Chip Corbin took the childhood game of flipping magnets so they repel each other and turned it into a way for companies and the government to realize dramatic energy savings.
Corbin created a coupling that goes between a motor and whatever that motor is spinning, like a fan or pump, and uses magnets made from rare earth metals that never lose their charge. Using magnets means there are no moving parts, and no friction to cause energy loss.
The Flux Drive also eliminates the peak power demands of many large engines by using a soft-start feature, which works by slowly starting a fan, for instance, and ramping up to its highest speed, rather than trying to start the fan on high speed.
The company is marketing the device for marine motors because, unlike traditional mechanical equipment, the Flux Drive is not affected by harsh environments such as salt water.
Corbin started Flux Drive in 2003; since then, the Sumner-based company has raised $3 million from angel investor groups, including the Northwest Energy Angels and Alliance of Angels.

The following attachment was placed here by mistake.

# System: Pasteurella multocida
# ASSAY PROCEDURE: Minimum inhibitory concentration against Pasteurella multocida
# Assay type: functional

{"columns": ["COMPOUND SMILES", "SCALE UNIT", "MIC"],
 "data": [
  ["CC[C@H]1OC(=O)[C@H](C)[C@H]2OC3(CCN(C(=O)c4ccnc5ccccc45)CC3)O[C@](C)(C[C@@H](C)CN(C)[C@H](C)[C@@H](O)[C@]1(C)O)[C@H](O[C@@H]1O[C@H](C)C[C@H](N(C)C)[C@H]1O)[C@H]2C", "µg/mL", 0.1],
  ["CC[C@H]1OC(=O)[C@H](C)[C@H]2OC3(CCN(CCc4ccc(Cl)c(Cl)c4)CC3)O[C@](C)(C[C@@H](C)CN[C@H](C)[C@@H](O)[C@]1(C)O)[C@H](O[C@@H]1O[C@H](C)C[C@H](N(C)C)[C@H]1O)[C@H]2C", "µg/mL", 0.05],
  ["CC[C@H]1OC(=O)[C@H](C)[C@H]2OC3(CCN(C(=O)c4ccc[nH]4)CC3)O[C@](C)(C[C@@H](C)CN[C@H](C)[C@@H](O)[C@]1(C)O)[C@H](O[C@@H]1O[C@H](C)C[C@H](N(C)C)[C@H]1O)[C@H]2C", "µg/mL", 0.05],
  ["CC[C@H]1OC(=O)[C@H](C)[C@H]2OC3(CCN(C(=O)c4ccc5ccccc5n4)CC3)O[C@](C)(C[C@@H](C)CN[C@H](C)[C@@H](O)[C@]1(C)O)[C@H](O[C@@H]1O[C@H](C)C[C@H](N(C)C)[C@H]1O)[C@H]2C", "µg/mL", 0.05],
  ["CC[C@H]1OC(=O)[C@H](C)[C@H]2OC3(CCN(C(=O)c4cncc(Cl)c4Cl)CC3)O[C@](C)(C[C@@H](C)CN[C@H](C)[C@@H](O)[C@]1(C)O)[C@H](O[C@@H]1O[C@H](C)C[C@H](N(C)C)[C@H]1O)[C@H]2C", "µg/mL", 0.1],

The company has installed couplings in aquariums and convention centers, and even recently installed a 75-horsepower unit at Boeing.
But, the big installation is yet to come.
“We had a Phase One project with the Navy, and we’re now in a Phase Two project,” said Flux Drive CEO John Keenan.
Flux Drive is building the Navy a 300-horsepower ship saltwater cooling system.
“This will save them a tremendous amount of fuel on the ships where we install this product,” Keenan said.
Keenan said some installations pay for themselves with energy savings in up to seven months, and nearly all installations are paid off in a year.
The company estimates the return on investment for a 100-horsepower, $26,500 Flux Drive is $560,000.
Emily Parkhurst covers the technology industry for the Puget Sound Business Journal/TechFlash.